Keeping a firm line at $10 above the luxury will keep teams from keeping or adding too much talent.


The Lakers let go of Ariza to aquire Artest. All they did was resign Odom. Lakers basically had 2 free agent in Ariza and Odom. They wanted to resign both but they would be paying a lot of luxury tax. Ariza wanted a lot of money so they let him go and signed Artest who took a lesser salary than what Ariza wanted. Then Ariza went to Houston because Houston did not resign Artest. It wasn't an official trade but essentially they traded places.

ryder78c
05-23-2010, 08:04 PM
Soft cap its at 57.7 million but if they dont go over 69 million they dont have to pay dollar for dollar tax so if they owner wants to spend the money then he can like Mj i dont think he's a billionaire yet so he cant spend as much as the nets or the Lakers or the knicks or the heat or blazers because he doesnt have enough pocket to spend on the tax per year he probley could with what he gets per year but i doubt it

like people said before CLOSE THREAD

ManRam
05-23-2010, 08:07 PM
It's not corrupt at all. Sorry if I'm regurgitating stuff.

This season especially, there was a huge divide amongst teams willing to spend, and teams not willing to spend. This off-season really split the league in half. Teams wanting to win could easily acquire expensive players as long as they could take on the burden of the contracts the received. Teams who were looking to rebuild we able to pawn off their overpaid players to those teams willing to spend to win. The result: the contending teams with huge luxury tax defecits, and 8-10 teams with a massive amount of cap this off-season. Of course, it is more than just trades. There are a plethora of ways teams can go over the cap, from the MLE, to Bird-rights, to trade exceptions etc.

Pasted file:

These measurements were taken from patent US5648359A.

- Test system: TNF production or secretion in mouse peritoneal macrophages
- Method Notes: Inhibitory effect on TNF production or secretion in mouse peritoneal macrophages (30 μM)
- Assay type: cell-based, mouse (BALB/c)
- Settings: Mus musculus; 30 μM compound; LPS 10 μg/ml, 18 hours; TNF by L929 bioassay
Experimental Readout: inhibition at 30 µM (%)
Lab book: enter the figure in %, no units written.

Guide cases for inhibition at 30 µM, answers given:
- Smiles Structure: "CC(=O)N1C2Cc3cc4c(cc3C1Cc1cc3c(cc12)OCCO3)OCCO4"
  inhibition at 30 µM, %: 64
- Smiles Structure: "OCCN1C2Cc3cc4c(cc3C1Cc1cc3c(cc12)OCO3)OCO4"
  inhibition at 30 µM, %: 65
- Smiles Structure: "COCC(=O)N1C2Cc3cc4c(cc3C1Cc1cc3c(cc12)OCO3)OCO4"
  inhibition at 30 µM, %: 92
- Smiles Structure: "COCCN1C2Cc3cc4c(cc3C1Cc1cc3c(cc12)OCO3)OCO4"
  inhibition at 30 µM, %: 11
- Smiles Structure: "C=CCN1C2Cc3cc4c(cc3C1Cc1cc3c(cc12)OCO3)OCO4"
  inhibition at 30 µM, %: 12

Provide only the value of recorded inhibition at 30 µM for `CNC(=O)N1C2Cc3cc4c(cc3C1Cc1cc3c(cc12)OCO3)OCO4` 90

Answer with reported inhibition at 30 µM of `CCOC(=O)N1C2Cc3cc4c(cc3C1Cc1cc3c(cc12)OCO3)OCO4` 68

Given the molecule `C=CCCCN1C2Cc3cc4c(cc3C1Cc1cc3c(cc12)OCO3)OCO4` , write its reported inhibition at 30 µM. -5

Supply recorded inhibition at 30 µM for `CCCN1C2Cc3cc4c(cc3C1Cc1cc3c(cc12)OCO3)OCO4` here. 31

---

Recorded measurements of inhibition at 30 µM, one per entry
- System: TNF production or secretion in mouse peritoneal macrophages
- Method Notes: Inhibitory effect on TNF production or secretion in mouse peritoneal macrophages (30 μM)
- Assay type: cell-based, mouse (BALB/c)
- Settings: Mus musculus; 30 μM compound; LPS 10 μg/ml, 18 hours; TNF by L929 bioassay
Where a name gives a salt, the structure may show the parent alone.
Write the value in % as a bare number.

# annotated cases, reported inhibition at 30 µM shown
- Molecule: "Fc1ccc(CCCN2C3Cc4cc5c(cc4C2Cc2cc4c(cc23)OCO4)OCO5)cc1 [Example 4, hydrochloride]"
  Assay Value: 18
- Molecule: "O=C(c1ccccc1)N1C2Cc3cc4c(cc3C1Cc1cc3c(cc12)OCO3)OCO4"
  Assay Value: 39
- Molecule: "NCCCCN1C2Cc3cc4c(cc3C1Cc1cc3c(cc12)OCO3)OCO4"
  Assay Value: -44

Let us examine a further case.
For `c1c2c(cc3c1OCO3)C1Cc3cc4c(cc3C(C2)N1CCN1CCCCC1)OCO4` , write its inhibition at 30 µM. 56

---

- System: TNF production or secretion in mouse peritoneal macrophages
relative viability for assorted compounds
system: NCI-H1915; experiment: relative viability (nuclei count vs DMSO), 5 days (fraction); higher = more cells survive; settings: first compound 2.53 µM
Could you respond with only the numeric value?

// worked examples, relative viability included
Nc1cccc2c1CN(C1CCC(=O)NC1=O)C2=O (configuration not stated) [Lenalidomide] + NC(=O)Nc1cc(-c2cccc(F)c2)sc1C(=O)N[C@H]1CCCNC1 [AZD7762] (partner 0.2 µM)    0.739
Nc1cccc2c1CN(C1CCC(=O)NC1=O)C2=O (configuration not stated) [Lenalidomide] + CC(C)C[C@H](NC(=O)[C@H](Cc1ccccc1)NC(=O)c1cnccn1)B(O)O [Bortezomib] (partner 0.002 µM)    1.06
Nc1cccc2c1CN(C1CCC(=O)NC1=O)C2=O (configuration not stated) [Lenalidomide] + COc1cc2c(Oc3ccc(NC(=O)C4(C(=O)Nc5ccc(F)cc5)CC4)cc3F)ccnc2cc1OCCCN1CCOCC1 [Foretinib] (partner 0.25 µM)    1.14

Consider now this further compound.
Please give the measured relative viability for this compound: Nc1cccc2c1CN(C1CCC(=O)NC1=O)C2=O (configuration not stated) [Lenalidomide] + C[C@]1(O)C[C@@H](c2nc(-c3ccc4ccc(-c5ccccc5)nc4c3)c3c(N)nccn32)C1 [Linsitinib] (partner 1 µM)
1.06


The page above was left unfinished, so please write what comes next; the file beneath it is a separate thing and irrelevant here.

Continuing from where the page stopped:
The wonder of it all...it will all balance out very quickly.

IversonIsKrazy
05-24-2010, 02:01 AM
If ur GM is rich enough, and is willing to pay a LOT of taxes, then u can be as over as u want

Sixerlover
05-24-2010, 02:06 AM
^ Owner... Not GM

heathonater
05-24-2010, 02:08 AM